Issue 27 | August 14, 2015

Issue 27 | August 14, 2015



What it is: Taylor swift continues to be a fan favorite (see VMA nominations)

How it’s good: She is modest on the cover. Not usually Vanity Fair's style.

How it’s bad: Not so modest once you open the magazine. Potentially part of Swift’s slow transition from innocent country star to not-so-innocent pop megastar.



What it is: A new song (and music video) that jumped 8 spots to number 28 this week.

How it’s good: A beautiful, harmonious duet.

How it’s bad: Key lyric: “Let’s Marvin Gaye and get it on.” Solely about sex. Music video depicts high school students engaging in an orgy at an otherwise boring high school dance.



What it is: FOMO = Fear Of Missing Out.

How it’s good: FOMO shows that students recognize a desire to be involved in something that’s meaningful and worthwhile.

How it’s bad: Being in fear of missing out ends up crippling students, preventing them from doing anything and causing them to become depressed or do things that aren’t as meaningful as they thought.

Why it’s important: Constantly being in a state of FOMO is causing students to stay up late, lack sleep, drive poorly (can’t put the phone down in case something happens!), and live in an unending state of discontent.


Planned Parenthood has come under scrutiny the past couple weeks when a group called the Center for Medical Progress released several controversial videos showing high-ranking authorities in Planned Parenthood apparently negotiating the sale of the remains of aborted babies. Amid an outpouring of public indignation, many demanded that the government end federal funding for Planned Parenthood. As a result, the Senate carried out a procedural vote on whether or not to defund Planned Parenthood. The bill failed to pass by seven votes.

The debate over the videos centers on the fact that it is legal for a woman who gives consent to donate the remaining tissue of her baby after it is killed. Pro-choice advocates, such as Slate’s Amanda Marcotte, claim that the videos are simply propaganda put out by reactionary “anti-choice” groups. They claim the people portrayed in the videos, such as Dr. Deborah Nucatola, are not doing anything illegal since there are costs associated with transporting babies’ remains. Pro-lifers point out that the CMP’s unedited footage is available for anyone who wants to watch it, that one person should not control the donation of another person’s organs, and that the reason the videos are so inflammatory is precisely because they portray the remains of a human baby.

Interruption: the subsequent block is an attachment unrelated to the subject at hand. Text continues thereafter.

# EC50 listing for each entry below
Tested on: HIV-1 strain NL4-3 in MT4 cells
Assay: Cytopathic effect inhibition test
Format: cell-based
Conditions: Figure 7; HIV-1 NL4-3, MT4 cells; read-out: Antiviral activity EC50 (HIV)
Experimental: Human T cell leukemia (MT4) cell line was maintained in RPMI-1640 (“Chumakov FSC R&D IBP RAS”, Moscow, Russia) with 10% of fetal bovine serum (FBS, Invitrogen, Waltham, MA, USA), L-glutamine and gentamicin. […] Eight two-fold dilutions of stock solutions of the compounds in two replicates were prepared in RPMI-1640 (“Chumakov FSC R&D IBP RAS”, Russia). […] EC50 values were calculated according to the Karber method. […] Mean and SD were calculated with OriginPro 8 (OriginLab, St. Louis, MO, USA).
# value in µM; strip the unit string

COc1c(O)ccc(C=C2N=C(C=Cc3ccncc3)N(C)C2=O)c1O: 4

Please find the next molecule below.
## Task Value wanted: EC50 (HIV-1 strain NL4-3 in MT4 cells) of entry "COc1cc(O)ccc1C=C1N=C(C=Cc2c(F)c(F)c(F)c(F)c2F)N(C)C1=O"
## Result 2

Ironically, many people seemed just as or perhaps more furious over the recent death of Cecil the lion at the hands of a dentist than they were over footage of aborted babies. Eric Metaxas makes the case, however, that these two situations should not cause us to set up a false dichotomy of choosing between protecting animals versus protecting people.

One positive consequence of the Planned Parenthood controversy was that as CMP was releasing its videos, #UnplannedParenthood trended on Twitter with many sharing stories of loved ones who exist because of unplanned pregnancies. Planned Parenthood in turn is currently promoting #standwithPP.

Discussion Questions

How can we use social media more often for something good instead criticizing something bad? What would it look like for you as a student to be a supportive friend to someone who is considering having an abortion? Why do you think people get so passionate about a lion, while seeming to care less about babies? Do you think it was a good idea to try to defund Planned Parenthood by riding the wave of anger over CMP’s videos?

Discuss the following quotation from Amanda Marcotte of Slate Magazine. What would be a constructive way to respond to her?

“Abortion is gross, no doubt about it. It becomes grosser the later in a pregnancy it gets. But so is heart surgery. So is child-birth, for that matter. We don't deny people who need help in those cases because the help is gross. Nor should we deny people that help when it comes to needing abortion.”

  1. "Can't Feel My Face" by The Weekend
    Theme: Justifying destructive behaviors because he loves it.
  2. "Cheerleader" by OMI
    Theme: Misogyny; only valuing a woman because she meets his needs and does what he wants.
  3. "Drag Me Down" by One Direction
    Theme: Theme: Your love is my reason for existing.
  4. "Watch Me" by Silento
    Theme: New dance moves.
  5. "Lean On" by Major Lazer & DJ Snake
    Theme: Questioning whether young love lasts.
  6. "Bad Blood" by Taylor Swift
    Theme: Write someone off if he/she hurts you.
  7. "Fight Song" by Rachel Platten
    Theme: Girl Power. Believe in Yourself.
  8. "See You Again" by Wiz Khalifa ft. Charlie Puth
    Theme: What happens after you die.
  9. "Trap Queen" by Fetty Wap
    Theme: Fetty Wap’s favorite things: money, his “bando,” and girlfriend.
  10. "My Way" by Fetty Wap
    Theme: Convincing a girl to leave her boyfriend for him.

Have we recommended AdBlockPlus for your browser yet? It’s a simple, easy-to-use extension that blocks advertising on web pages and gives your mind a break! Everyone at Axis loves not having as much “white noise” to filter through and drain our brain power 🙂